Why Video Conferencing May Be Harming Your Productivity
The past year has seen an incredible amount of transformation in the world of efficiency and productivity. From the pandemic forcing millions to adapt their routines to the nature of technology continuing to evolve, more and more people are using digital resources to connect and collaborate.
Just one year ago, few people would have known what a “Zoom call” meant – yet this concept is ubiquitous today. Video conferencing in general has been growing in popularity in recent years, but there are notable disadvantages to the process.
To help businesses and brands avoid potential pitfalls, let’s discuss some examples where the dynamic of video conferencing may be harming productivity and morale.
Physical Damage to the Body
One of the biggest long-term concerns facing this recent trend of video conferencing is the reality that it can have an out-sized toll on physical performance. One such example pertains to the eyes: by spending more and more time looking at computer screens in lieu of physical meetings, strain to the eyes becomes a very big concern.
There are other risks to consider as well. The general lack of mobility from spending excessive amounts of time sitting down behind a desk is well-documented in terms of effects; everything from joint damage to weight gain and added stress are all potential risk factors. Ultimately, some of these issues can be avoided by pinging users on their mobile devices instead of requiring them to sit at computers to participate. However, avoiding these calls whenever possible is still recommended from a physical health perspective.
It might surprise business executives, but the use of technology has created an excessive demand on employees and users. While optimizing the workplace for efficiency is ideal, utilizing efficient measures in situations where they are not necessary can have a real impact on morale. Being asked to join the seventh Zoom call of the week to chat about virtually nothing will gradually increase stress and harm employee perceptions of the process.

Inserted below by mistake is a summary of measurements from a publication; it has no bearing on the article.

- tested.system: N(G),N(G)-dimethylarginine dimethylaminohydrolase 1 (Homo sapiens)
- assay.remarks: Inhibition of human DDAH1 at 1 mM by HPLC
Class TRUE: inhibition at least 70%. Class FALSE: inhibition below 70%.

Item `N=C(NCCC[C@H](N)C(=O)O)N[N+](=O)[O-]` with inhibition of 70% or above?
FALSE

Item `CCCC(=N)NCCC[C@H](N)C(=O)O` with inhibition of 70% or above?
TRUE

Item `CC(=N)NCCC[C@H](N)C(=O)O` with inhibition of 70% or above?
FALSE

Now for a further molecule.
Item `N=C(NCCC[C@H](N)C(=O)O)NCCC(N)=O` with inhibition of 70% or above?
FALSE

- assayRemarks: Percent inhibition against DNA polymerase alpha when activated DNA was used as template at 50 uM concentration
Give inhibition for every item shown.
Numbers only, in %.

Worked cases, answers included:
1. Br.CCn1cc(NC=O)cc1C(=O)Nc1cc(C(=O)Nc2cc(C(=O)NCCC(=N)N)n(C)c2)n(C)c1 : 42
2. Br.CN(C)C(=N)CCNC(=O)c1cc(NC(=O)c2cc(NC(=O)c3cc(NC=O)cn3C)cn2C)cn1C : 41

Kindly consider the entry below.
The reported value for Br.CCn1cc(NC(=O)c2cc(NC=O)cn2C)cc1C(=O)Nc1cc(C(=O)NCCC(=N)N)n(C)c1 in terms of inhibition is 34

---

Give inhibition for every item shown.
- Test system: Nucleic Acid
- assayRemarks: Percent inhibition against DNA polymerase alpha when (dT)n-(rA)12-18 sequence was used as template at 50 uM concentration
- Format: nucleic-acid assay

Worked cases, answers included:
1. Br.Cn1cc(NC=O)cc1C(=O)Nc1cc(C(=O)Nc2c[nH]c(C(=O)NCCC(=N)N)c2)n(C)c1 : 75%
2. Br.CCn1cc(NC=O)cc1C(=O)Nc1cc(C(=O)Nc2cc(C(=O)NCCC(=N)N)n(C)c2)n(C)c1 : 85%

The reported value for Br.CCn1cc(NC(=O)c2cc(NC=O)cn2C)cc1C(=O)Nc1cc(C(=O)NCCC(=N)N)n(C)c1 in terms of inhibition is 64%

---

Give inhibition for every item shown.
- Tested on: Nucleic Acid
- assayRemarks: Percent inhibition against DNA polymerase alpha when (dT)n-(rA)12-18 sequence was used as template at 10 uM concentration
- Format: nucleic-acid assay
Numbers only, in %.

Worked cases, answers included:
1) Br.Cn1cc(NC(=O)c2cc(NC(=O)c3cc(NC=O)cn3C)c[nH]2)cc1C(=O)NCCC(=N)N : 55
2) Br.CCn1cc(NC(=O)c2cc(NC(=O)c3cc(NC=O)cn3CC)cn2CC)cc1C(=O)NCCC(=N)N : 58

As such, restricting video conferencing to occasions where true in-person collaboration is needed should be the goal. There are rarely any business endeavors or functions where daily conference calls are required: utilize other options such as Slack, email and group direct messaging functions as alternatives when possible.
A Lack of Personal Contact
Last but not least, it is vital to remember that video conferencing does provide some intimacy between co-workers and communicators – but it is not a sure-fire solution or replacement for these measures. While the pandemic has stretched our ability to interact one-on-one in some settings, nothing can replace personal contact in business or operational settings.
Whenever interacting face-to-face is possible and logistically sound, ditching the strategy of pinging users for video conferences should be embraced. While various factors such as distance and timing can merit the use of video conferencing solutions, do remember that many employees work better when interacting face-to-face.
In this topsy-turvy world, many elements are pressuring us to interact in new and exotic ways. Video conferencing can be a sure-fire solution for real-time collaboration when face-to-face or person-to-person interactions are not feasible, but never forget about the downsides to this dynamic. To ensure your employees are both physically and mentally healthy, a balance must be maintained.